Using a bimanual lever-driven wheelchair for arm movement practice early after stroke: A pilot, randomized, controlled, single-blind trial

Journal Article (2021)


Clinical Rehabilitation







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  • Smith, Brendan W

  • Lobo Prat, Joan

  • Zondervan, Daniel K

  • Lew, Christopher

  • Chan, Vicky

  • Chou, Cathy

  • Toledo, Spencer

  • Reinkensmeyer, David J.

  • Shaw, Susan

  • Cramer, Steven C


Objective: Many patients with subacute stroke rely on the nonparetic arm and leg to propel manual wheelchairs. We designed a bimanual, lever-driven wheelchair (LARA) to promote overground mobility and hemiparetic arm exercise. This study measured the feasibility of using LARA to increase arm movement, achieve mobility, and improve arm motor recovery ( Design: Randomized, assessor-blind, controlled trial. Setting: Two inpatient rehabilitation facilities. Subjects: Nineteen patients with subacute stroke (1 week to 2 months post-stroke) received 30 minutes extra arm movement practice daily, while admitted to inpatient rehabilitation (n = 10) or before enrollment in outpatient therapy (n = 9). Interventions: Patients were randomized to train with the LARA wheelchair (n = 11) or conventional exercises with a rehabilitation therapist (n = 8). Main measures: Number of arm movements per training session; overground speed; Upper Extremity Fugl-Meyer score at three-month follow-up. Results: Participants who trained with LARA completed 254 (median) arm movements with the paretic arm each session. For three participants, LARA enabled wheelchair mobility at practical indoor speeds (0.15–0.30 m/s). Fugl-Meyer score increased 19 ± 13 points for patients who trained with LARA compared to 14 ± 7 points with conventional exercises (P = 0.32). Secondary measures including shoulder pain and increased tone did not differ between groups. Mixed model analysis found significant interaction between LARA training and treatment duration (P = 0.037), informing power analysis for future investigation. Conclusions: Practising arm movement with a lever-driven wheelchair is a feasible method for increasing arm movement early after stroke. It enabled wheelchair mobility for a subset of patients and shows potential for improving arm motor recovery.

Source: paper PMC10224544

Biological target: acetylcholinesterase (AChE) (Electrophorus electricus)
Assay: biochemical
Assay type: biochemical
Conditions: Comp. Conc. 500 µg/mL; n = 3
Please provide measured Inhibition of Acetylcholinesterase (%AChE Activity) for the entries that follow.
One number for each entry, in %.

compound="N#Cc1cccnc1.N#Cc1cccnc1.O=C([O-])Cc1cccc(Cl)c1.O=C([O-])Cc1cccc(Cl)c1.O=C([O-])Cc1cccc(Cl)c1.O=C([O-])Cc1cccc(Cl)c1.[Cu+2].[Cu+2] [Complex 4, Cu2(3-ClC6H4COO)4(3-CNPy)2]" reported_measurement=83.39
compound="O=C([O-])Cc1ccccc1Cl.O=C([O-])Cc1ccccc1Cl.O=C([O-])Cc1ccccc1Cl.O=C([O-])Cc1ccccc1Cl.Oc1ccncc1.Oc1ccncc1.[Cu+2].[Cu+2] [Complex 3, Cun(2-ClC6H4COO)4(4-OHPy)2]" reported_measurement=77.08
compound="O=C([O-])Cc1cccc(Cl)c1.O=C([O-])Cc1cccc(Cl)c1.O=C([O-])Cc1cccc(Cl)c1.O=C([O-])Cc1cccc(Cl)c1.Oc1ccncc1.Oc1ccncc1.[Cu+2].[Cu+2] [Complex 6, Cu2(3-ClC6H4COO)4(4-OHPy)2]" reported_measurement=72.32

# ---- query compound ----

Author keywords

Stroke, rehabilitation interventions, upper extremity, mobility, wheelchair

Scientific reference

B.W. Smith, J. Lobo, D.K. Zondervan, C. Lew, V. Chan, C. Chou, S. Toledo, D.J. Reinkensmeyer, S. Shaw and S.C. Cramer. Using a bimanual lever-driven wheelchair for arm movement practice early after stroke: A pilot, randomized, controlled, single-blind trial. Clinical Rehabilitation, 35(11): 1577-1589, 2021.